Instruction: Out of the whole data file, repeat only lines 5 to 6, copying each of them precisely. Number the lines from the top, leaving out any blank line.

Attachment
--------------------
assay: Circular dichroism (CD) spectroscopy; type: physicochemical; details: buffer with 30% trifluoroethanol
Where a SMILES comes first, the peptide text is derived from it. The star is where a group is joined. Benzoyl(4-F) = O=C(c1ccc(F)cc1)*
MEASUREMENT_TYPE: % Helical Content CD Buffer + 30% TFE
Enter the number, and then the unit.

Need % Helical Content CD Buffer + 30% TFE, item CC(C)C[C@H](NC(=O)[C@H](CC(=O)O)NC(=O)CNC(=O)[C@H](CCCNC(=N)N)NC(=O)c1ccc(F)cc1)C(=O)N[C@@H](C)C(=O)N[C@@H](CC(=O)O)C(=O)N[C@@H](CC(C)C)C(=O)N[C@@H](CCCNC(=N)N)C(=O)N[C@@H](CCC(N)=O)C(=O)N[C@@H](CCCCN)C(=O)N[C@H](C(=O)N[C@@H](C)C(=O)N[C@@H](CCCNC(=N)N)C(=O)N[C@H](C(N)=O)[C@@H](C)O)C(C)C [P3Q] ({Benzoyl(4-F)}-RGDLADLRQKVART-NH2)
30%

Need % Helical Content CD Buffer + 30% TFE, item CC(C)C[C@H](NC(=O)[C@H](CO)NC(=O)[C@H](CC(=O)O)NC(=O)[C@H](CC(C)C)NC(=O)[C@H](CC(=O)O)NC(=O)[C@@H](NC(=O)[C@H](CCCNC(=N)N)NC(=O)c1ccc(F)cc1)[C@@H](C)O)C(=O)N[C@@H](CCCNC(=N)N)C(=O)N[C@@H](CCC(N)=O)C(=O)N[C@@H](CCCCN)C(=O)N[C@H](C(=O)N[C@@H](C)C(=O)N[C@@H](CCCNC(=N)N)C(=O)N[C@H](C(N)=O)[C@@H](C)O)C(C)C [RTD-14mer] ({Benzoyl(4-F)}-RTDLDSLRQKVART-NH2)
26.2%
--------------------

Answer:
Need % Helical Content CD Buffer + 30% TFE, item CC(C)C[C@H](NC(=O)[C@H](CC(=O)O)NC(=O)CNC(=O)[C@H](CCCNC(=N)N)NC(=O)c1ccc(F)cc1)C(=O)N[C@@H](C)C(=O)N[C@@H](CC(=O)O)C(=O)N[C@@H](CC(C)C)C(=O)N[C@@H](CCCNC(=N)N)C(=O)N[C@@H](CCC(N)=O)C(=O)N[C@@H](CCCCN)C(=O)N[C@H](C(=O)N[C@@H](C)C(=O)N[C@@H](CCCNC(=N)N)C(=O)N[C@H](C(N)=O)[C@@H](C)O)C(C)C [P3Q] ({Benzoyl(4-F)}-RGDLADLRQKVART-NH2)
30%